Back in the days of newspapers, you had to write and mail a letter to the editor to comment on a news story. It took some effort, deterring unorganized nut buckets and clueless shut-ins. An editor read them all and passed on unintelligible rants, words like “ass turd monkey fucker” and “cunt,” as well as ugly terms about Latinos, African-Americans and gay people. If the letters editor wanted to use it, he or she had to call, make sure you were real. And, you had to sign your name. No anonymous letters.
Editing, not censorship.
Now, all you have to do is hit a comment button and type away. OMG. Have you read them? If the story is about anything that attracts a fringe following, you get mostly offensive diatribes that a small group of people post anonymously.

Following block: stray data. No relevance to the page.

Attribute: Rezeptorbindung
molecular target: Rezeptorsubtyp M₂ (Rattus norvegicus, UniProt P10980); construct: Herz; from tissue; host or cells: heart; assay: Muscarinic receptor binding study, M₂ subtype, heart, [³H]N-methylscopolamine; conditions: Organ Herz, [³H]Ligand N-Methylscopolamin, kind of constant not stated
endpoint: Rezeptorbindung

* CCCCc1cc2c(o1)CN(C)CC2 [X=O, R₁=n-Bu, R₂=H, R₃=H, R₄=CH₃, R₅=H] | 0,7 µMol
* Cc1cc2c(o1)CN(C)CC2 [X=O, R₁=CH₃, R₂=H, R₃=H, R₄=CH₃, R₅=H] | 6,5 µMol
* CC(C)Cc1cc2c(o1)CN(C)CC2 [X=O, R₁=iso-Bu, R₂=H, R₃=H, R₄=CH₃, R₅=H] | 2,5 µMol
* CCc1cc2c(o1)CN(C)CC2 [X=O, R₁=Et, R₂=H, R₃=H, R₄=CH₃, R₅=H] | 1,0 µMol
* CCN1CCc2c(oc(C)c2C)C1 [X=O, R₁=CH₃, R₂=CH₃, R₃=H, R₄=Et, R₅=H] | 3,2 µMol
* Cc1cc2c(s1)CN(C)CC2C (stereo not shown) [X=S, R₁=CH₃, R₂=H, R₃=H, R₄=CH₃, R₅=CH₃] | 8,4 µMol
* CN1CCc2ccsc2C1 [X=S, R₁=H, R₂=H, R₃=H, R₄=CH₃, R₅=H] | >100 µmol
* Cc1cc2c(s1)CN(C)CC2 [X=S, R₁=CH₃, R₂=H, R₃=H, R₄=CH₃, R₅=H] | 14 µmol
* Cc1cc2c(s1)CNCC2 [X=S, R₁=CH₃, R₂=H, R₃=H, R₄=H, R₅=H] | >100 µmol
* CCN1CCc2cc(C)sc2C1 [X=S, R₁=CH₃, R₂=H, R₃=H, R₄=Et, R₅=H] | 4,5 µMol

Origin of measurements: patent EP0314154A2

No editor to vet your 9/11 conspiracy theory, Holocaust denials, and charges your neighbor, mayor or wife is having an affair with your cousin.
Doug Baily makes a good case against them in Wednesday’s Globe op-ed page.
My problems with these forums can be boiled down to three peeves: The level of commentary demeans and devalues the very product newspapers should be promoting; sniping, misinformation, and insensitivity that would not be tolerated in the newspaper that hosts the forums are regularly posted, seemingly encouraged, and even granted an aura of legitimacy from the association with the host’s brand; they create a self-perpetuating cycle in which anonymous, unverified information creeps into legitimate news coverage in ways that haven’t been fully vetted.